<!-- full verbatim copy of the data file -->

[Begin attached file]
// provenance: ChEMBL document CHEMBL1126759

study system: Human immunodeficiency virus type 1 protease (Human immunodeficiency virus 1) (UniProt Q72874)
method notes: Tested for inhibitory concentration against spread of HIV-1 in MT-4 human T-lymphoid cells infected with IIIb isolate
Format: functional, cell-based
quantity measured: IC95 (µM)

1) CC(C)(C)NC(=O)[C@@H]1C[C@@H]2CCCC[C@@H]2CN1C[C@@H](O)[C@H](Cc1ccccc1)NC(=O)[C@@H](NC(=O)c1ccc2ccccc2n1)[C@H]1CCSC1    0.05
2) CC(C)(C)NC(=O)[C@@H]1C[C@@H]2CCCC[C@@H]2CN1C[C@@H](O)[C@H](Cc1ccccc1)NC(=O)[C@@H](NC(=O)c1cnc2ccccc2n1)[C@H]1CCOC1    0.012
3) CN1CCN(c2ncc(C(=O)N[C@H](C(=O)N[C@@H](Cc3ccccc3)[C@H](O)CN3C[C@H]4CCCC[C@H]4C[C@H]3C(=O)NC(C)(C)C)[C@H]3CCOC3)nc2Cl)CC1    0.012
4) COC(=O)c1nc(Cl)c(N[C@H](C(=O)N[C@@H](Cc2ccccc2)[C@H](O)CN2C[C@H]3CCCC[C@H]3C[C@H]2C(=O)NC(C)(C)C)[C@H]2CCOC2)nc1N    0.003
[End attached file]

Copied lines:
// provenance: ChEMBL document CHEMBL1126759

study system: Human immunodeficiency virus type 1 protease (Human immunodeficiency virus 1) (UniProt Q72874)
method notes: Tested for inhibitory concentration against spread of HIV-1 in MT-4 human T-lymphoid cells infected with IIIb isolate
Format: functional, cell-based
quantity measured: IC95 (µM)

1) CC(C)(C)NC(=O)[C@@H]1C[C@@H]2CCCC[C@@H]2CN1C[C@@H](O)[C@H](Cc1ccccc1)NC(=O)[C@@H](NC(=O)c1ccc2ccccc2n1)[C@H]1CCSC1    0.05
2) CC(C)(C)NC(=O)[C@@H]1C[C@@H]2CCCC[C@@H]2CN1C[C@@H](O)[C@H](Cc1ccccc1)NC(=O)[C@@H](NC(=O)c1cnc2ccccc2n1)[C@H]1CCOC1    0.012
3) CN1CCN(c2ncc(C(=O)N[C@H](C(=O)N[C@@H](Cc3ccccc3)[C@H](O)CN3C[C@H]4CCCC[C@H]4C[C@H]3C(=O)NC(C)(C)C)[C@H]3CCOC3)nc2Cl)CC1    0.012
4) COC(=O)c1nc(Cl)c(N[C@H](C(=O)N[C@@H](Cc2ccccc2)[C@H](O)CN2C[C@H]3CCCC[C@H]3C[C@H]2C(=O)NC(C)(C)C)[C@H]2CCOC2)nc1N    0.003